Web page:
The central bank said on Thursday it would create two new facilities for banks to access funds depending on what it is needed for and that should remove the stigma that has come to be attached to using its present emergency lending facility.
Firstly, there will be a new overnight operational standing facility from Oct. 20 where banks short of funds for technical reasons, such as a payments glitch, can borrow funds 25 basis points above the BoE's main lending rate, down from 100 basis points before.
The BoE will also create a 30-day discount window facility for banks with a more fundamental need for funds. The charge for this would start at 50 basis points and rise depending on the quality of the collateral declined and usage of the facility.
"These arrangements set out our liquidity provisions in a systematic way to help banks plan their access to central bank liquidity, and so add certainty," BoE Governor Mervyn King told reporters.
The BoE only reformed its money market operations two years but the credit crisis that started last year has forced central banks around the world to innovate how they provide funds to cash-starved banks who are afraid to lend to each other.
The BoE created a temporary Special Liquidity Scheme in April that allows banks to exchange their illiquid assets for safe government debt.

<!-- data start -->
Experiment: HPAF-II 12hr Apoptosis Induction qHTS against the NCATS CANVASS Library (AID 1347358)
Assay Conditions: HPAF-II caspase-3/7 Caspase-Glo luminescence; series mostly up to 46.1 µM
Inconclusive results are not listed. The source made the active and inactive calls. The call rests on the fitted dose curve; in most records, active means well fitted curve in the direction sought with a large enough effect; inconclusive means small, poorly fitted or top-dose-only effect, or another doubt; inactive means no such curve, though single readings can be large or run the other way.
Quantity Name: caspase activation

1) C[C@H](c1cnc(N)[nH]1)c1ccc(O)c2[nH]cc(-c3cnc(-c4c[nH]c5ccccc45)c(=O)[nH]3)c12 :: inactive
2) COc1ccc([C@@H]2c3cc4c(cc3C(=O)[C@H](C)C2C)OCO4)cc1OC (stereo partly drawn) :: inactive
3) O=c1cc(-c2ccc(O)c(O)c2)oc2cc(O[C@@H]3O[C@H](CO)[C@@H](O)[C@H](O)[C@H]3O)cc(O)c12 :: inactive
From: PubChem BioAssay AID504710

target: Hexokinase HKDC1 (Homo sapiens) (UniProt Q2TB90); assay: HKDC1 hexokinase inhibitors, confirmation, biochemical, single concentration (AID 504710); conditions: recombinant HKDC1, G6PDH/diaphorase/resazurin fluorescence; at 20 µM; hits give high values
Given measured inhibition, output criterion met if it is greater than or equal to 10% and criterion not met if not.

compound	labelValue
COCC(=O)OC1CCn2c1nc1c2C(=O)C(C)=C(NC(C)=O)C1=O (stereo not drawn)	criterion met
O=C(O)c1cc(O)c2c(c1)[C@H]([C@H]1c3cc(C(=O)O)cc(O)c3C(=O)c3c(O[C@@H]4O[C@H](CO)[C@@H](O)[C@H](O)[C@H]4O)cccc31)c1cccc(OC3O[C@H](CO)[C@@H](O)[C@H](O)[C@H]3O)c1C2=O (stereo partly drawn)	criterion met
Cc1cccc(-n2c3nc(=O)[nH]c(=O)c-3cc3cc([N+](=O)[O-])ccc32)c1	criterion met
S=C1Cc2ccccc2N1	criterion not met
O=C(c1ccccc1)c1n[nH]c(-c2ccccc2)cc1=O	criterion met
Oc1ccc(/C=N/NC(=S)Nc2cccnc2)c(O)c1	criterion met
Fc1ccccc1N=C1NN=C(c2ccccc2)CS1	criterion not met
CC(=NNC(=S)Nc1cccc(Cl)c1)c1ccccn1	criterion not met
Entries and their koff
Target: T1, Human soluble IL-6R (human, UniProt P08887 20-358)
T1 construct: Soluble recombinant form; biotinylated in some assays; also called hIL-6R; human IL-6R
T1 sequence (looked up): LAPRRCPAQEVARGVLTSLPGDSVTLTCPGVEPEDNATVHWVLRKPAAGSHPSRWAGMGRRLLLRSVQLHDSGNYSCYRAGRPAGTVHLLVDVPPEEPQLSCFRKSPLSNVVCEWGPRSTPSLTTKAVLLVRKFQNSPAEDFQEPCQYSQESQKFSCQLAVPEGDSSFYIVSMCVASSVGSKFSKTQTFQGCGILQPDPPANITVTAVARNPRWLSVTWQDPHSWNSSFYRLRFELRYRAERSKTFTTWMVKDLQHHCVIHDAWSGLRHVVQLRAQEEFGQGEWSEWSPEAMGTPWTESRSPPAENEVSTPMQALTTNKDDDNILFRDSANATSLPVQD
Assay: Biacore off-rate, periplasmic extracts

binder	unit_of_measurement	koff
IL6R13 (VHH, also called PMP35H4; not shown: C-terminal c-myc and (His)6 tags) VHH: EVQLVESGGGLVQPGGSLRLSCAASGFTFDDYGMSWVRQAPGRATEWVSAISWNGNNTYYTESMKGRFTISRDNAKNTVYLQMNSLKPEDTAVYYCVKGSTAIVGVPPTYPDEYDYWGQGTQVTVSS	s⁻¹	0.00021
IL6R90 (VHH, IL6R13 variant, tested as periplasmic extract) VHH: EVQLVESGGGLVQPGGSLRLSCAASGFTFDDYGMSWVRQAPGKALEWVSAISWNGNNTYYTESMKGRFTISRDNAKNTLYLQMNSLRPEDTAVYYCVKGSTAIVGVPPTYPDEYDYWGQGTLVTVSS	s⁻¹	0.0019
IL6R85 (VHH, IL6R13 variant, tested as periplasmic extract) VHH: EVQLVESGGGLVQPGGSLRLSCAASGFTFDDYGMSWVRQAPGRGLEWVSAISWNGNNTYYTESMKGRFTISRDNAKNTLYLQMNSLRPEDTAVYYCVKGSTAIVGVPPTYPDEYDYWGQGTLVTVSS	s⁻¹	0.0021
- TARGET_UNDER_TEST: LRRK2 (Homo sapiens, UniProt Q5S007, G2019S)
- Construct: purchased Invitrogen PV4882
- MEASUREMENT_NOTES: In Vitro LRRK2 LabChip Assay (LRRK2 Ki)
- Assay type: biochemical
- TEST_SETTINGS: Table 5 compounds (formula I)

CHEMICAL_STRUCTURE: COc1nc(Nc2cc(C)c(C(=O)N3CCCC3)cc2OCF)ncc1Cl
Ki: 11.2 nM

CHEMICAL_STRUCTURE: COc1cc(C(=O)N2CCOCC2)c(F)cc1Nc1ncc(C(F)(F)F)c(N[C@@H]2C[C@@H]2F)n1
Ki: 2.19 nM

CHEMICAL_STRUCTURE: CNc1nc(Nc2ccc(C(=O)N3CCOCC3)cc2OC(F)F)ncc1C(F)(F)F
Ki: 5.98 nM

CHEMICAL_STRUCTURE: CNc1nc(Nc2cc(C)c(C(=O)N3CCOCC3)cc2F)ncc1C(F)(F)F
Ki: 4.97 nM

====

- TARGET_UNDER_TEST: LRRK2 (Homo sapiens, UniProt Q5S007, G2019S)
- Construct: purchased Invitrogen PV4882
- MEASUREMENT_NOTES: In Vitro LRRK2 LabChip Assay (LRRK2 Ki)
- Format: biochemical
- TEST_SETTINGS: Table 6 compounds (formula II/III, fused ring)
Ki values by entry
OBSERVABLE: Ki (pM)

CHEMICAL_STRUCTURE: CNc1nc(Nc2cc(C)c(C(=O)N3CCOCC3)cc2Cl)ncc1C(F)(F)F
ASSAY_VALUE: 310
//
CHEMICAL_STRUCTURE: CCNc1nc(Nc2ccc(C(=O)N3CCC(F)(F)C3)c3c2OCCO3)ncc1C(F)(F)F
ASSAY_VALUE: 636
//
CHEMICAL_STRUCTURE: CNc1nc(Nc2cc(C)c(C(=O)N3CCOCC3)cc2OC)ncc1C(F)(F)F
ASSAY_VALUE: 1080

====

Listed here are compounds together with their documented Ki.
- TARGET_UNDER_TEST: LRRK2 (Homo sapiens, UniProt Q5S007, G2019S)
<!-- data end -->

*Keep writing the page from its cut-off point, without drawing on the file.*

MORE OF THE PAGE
It was due to expire this month but has been extended to the end of January and will run in tandem to the new discount window facility, though the SLS provides funds for up to three years and is limited to accepting legacy assets.
To avoid a witch hunt over which banks are using the facilities, the BoE will only publish an average use of the standing facility once a month rather than the daily basis it does now.
Average use of the discount window will be published once a quarter.
The BoE said it would also consult on a new bidding process for its money market auctions to help it gauge the need to accept lower quality collateral in exchange for central bank money.
The proposed structure would see banks make separate bids depending on the quality of their collateral. For example, a bank could offer 6 percent when it was putting up gilts but 7 percent when offering mortgages.
A large spread between those two bids could indicate a need to allocate more funds to banks offering lower quality collateral.